Over the course of the next few weeks, here is the progression:


Once it has unfolded, it looked like this:


Gradually, the bright green leaves start to turn darker and darker until they reach their final near-black, rich coloration.



ZZ Raven is extremely versatile when it comes to light. My own plant is sitting in front of two large walls of windows where it receives mostly bright indirect light with a little bit of direct sunlight in the morning.

Although it is tolerant of low light conditions, it will not grow as quickly as plants that are given an abundance of natural light or even artificial light.

They will grow perfectly well in front of windows that don’t get any direct sun at all, but they can benefit from a little sunshine indoors.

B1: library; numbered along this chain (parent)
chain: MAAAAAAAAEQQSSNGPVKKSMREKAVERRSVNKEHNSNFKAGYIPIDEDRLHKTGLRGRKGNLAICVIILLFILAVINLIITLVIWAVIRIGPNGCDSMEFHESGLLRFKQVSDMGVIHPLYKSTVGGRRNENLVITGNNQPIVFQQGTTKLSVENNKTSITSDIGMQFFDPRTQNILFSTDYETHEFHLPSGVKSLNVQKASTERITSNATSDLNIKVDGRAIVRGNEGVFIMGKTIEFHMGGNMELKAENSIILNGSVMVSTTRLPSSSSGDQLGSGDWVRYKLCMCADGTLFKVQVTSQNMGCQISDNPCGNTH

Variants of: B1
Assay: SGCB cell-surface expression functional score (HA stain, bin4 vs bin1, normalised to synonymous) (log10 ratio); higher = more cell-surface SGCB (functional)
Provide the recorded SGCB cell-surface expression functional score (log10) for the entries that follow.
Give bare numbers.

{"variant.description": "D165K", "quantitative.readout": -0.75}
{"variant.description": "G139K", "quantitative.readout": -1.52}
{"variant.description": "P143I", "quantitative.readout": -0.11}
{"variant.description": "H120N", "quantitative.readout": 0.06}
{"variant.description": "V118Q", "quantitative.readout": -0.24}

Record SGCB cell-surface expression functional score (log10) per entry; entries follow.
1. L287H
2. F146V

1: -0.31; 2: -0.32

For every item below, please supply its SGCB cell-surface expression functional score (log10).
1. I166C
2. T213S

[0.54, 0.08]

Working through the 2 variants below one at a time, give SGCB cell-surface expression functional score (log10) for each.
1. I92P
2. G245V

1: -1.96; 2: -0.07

I would not recommend direct sun all day, but light provided by Eastern (morning sun) or Western facing windows (late afternoon sun) would work very well in most cases.

This is one of the few plants I’m comfortable with setting further away from a window, but know that it will just grow more slowly in low levels of light.

If you have windowless areas, but have fluorescent lights on all day (such as in an office setting), this plant is a good choice!



Water your plant thoroughly, but do allow all excess water to drain away completely. I like to wait until at least the top half of the potting mix, if not ALL of the potting mix, to dry out before watering again.

This is one of the easiest houseplants you can grow and it will easily survive (and even thrive) with some neglect.

The plant stores water in its potato-like rhizomes, so it can even survive weeks without water.